Minister Grant visits wounded traffic officers
Today (14 July 2016), Donald Grant, Minister of Transport and Public Works and Provincial Traffic Services officials visited the two female traffic officers who sustained injuries in a drive-by shooting in Harare, Khayelitsha, last week.
Princess Nkomo was shot in the stomach and Mandisa Plaatjie in the arm. After the incident, Plaatjie bravely drove herself and her colleague to the nearest hospital. It is believed that the suspects wanted to steal the officer’s firearms, but both had chosen to work unarmed.
The Department of Transport and Public Works has been providing all the necessary support, including covering the officers’ medical costs and regularly visiting their families. The officers and their colleagues also received counselling.
This experience was particularly difficult for Nkomo, who is the mother of a five-month old baby. It is clear that traffic officers face daily threats to their safety as they work hard to improve road safety for all of us.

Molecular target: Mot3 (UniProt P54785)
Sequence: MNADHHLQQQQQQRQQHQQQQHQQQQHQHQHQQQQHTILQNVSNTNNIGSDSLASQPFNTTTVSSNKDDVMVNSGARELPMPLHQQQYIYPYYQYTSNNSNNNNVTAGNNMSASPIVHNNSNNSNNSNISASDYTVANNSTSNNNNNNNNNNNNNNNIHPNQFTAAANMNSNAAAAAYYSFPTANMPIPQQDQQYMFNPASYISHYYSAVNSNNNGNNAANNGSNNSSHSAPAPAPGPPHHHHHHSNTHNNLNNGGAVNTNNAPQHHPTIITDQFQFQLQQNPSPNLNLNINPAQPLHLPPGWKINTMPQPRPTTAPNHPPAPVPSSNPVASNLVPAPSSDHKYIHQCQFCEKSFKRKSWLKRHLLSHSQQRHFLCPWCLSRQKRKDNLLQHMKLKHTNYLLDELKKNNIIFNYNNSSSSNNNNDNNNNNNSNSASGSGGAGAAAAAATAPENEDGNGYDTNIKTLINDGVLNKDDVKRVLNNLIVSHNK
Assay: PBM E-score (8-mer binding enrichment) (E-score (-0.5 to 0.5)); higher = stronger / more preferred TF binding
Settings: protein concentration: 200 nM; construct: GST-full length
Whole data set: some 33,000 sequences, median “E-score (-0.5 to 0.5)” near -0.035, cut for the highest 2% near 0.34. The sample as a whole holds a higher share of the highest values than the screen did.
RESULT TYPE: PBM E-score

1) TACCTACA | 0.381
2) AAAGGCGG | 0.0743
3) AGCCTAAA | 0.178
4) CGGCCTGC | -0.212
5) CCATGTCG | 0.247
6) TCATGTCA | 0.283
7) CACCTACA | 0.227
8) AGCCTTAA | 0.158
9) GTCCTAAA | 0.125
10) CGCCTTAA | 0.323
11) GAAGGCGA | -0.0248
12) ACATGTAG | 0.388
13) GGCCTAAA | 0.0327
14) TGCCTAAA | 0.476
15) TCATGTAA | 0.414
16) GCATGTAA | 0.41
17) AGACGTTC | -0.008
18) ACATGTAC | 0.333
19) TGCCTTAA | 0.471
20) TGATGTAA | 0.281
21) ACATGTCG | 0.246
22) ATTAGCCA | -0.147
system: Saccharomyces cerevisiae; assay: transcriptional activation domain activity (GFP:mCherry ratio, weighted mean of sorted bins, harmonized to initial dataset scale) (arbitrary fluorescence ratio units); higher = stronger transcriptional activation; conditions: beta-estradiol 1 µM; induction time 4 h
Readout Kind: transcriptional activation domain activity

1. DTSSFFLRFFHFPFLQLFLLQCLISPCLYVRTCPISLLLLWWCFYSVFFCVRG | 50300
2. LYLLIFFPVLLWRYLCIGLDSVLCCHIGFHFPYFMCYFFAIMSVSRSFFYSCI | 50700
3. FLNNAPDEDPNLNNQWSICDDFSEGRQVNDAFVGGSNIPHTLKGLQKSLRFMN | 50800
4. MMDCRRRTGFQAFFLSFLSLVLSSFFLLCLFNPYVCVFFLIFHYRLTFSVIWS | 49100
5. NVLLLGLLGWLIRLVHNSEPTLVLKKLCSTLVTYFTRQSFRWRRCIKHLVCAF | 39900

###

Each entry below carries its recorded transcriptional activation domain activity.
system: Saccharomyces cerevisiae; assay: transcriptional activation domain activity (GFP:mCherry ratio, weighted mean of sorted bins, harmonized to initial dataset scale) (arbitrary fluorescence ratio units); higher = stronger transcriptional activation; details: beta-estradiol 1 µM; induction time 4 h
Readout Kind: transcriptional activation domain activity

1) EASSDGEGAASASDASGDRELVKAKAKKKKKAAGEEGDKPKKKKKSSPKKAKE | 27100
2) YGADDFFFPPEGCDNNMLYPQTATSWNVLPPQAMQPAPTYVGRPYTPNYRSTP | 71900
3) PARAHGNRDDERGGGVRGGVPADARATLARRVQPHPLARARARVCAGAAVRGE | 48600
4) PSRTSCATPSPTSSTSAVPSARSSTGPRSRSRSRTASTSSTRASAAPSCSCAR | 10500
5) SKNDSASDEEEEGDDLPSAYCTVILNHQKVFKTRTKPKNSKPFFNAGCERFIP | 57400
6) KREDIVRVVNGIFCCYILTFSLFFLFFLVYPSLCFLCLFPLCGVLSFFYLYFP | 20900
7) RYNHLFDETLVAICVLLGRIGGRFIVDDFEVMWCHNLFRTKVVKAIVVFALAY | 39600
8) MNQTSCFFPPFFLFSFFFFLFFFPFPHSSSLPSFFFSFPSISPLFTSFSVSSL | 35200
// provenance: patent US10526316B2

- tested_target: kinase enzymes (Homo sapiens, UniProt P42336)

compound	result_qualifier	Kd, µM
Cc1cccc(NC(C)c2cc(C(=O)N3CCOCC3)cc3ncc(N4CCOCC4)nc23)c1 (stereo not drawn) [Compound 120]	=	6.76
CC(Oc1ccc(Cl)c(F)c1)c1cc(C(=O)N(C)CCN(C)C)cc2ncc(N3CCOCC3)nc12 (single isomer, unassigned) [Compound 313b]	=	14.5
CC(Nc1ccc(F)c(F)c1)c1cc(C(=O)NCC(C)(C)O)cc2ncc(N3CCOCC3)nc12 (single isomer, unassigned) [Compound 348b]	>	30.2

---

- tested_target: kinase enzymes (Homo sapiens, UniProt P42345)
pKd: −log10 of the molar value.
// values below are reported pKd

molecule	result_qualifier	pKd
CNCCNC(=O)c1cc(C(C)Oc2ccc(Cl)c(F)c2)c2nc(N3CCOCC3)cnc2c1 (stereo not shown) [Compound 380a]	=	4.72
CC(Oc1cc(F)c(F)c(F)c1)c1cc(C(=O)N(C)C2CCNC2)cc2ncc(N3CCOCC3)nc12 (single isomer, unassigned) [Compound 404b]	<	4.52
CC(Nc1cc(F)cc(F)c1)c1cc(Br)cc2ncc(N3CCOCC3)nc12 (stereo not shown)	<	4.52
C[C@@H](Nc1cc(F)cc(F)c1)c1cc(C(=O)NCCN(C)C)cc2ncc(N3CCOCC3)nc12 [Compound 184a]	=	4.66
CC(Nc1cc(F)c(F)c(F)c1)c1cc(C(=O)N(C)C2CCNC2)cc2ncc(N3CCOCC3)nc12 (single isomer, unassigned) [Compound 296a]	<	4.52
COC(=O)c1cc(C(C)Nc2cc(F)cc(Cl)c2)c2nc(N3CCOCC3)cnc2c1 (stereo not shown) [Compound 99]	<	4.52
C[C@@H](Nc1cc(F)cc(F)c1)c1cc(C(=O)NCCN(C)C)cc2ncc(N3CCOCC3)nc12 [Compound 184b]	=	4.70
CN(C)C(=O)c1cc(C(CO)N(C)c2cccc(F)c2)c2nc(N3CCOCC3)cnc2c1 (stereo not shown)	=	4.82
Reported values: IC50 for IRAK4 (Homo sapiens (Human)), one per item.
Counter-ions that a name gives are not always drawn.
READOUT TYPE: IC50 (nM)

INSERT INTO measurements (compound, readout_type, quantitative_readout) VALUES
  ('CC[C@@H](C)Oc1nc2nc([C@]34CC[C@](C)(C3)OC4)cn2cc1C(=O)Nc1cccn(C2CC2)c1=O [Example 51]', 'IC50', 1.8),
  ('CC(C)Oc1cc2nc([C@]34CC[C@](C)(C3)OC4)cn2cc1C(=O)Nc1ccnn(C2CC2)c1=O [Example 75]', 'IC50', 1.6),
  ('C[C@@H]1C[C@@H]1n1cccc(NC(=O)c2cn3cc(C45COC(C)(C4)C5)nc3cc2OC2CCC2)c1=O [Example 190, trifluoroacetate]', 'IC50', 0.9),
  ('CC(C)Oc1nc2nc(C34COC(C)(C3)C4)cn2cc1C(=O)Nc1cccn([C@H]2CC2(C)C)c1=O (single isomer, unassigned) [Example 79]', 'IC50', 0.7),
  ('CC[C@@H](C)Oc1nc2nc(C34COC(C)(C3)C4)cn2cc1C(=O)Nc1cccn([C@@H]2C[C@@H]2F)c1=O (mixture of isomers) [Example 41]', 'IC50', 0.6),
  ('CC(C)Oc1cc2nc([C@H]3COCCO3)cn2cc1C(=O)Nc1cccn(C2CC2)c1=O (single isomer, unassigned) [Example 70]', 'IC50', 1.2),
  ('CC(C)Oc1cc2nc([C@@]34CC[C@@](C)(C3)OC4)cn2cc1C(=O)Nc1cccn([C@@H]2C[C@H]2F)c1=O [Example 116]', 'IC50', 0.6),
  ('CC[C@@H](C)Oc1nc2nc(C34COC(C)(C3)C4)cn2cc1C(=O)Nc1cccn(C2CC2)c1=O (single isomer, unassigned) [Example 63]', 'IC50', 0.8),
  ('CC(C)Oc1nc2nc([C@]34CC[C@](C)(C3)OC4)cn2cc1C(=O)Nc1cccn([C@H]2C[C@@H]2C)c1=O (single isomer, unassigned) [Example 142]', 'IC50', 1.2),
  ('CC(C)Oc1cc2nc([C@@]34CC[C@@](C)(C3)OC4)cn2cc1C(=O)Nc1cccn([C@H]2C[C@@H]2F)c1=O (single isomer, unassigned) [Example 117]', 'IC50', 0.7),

“We are happy that both of you have been discharged from hospital, Plaatjie last week, and Nkomo yesterday. The officers are still recovering from the physical and emotional trauma they sustained. We wish them a speedy recovery.
“We care about the safety and well-being of our officers and ensure that they undergo firearm competency training, driver training (including articulated motor vehicle and motorcycle training), first aid training and training in fighting fires. It was sad for us that Nkoma and Plaatjie had to undergo this ordeal. However, this has not made them want to abandon the profession they love. Despite having been shot and wounded, both still recognise the importance of their role in making our roads safer,” said Minister Grant.
Two suspects were remanded in custody today. The Department is still calling on members of the public to come forward with any information that may assist the police to investigate this crime.
Colleagues of Nkomo and Plaatjie look forward to having them back at work after their three-month recovery period.